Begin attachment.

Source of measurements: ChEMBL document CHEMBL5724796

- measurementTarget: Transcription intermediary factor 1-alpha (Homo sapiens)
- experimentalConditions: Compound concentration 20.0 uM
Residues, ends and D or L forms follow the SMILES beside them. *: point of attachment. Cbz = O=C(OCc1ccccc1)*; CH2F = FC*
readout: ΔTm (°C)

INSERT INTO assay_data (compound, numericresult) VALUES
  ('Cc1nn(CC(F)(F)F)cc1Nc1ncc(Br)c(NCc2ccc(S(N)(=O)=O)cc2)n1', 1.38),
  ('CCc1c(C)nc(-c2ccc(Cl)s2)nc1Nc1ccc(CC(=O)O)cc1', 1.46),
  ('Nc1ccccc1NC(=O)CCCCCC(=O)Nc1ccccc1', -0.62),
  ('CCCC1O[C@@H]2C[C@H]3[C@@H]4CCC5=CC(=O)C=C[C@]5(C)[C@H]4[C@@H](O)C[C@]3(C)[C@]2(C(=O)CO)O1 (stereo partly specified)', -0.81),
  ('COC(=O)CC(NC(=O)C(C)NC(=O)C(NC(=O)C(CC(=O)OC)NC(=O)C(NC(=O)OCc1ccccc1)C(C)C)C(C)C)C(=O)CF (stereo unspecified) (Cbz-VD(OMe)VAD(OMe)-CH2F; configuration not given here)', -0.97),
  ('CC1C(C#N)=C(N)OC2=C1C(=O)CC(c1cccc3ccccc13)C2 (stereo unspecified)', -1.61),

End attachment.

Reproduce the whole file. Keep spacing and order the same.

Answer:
Source of measurements: ChEMBL document CHEMBL5724796

- measurementTarget: Transcription intermediary factor 1-alpha (Homo sapiens)
- experimentalConditions: Compound concentration 20.0 uM
Residues, ends and D or L forms follow the SMILES beside them. *: point of attachment. Cbz = O=C(OCc1ccccc1)*; CH2F = FC*
readout: ΔTm (°C)

INSERT INTO assay_data (compound, numericresult) VALUES
  ('Cc1nn(CC(F)(F)F)cc1Nc1ncc(Br)c(NCc2ccc(S(N)(=O)=O)cc2)n1', 1.38),
  ('CCc1c(C)nc(-c2ccc(Cl)s2)nc1Nc1ccc(CC(=O)O)cc1', 1.46),
  ('Nc1ccccc1NC(=O)CCCCCC(=O)Nc1ccccc1', -0.62),
  ('CCCC1O[C@@H]2C[C@H]3[C@@H]4CCC5=CC(=O)C=C[C@]5(C)[C@H]4[C@@H](O)C[C@]3(C)[C@]2(C(=O)CO)O1 (stereo partly specified)', -0.81),
  ('COC(=O)CC(NC(=O)C(C)NC(=O)C(NC(=O)C(CC(=O)OC)NC(=O)C(NC(=O)OCc1ccccc1)C(C)C)C(C)C)C(=O)CF (stereo unspecified) (Cbz-VD(OMe)VAD(OMe)-CH2F; configuration not given here)', -0.97),
  ('CC1C(C#N)=C(N)OC2=C1C(=O)CC(c1cccc3ccccc13)C2 (stereo unspecified)', -1.61),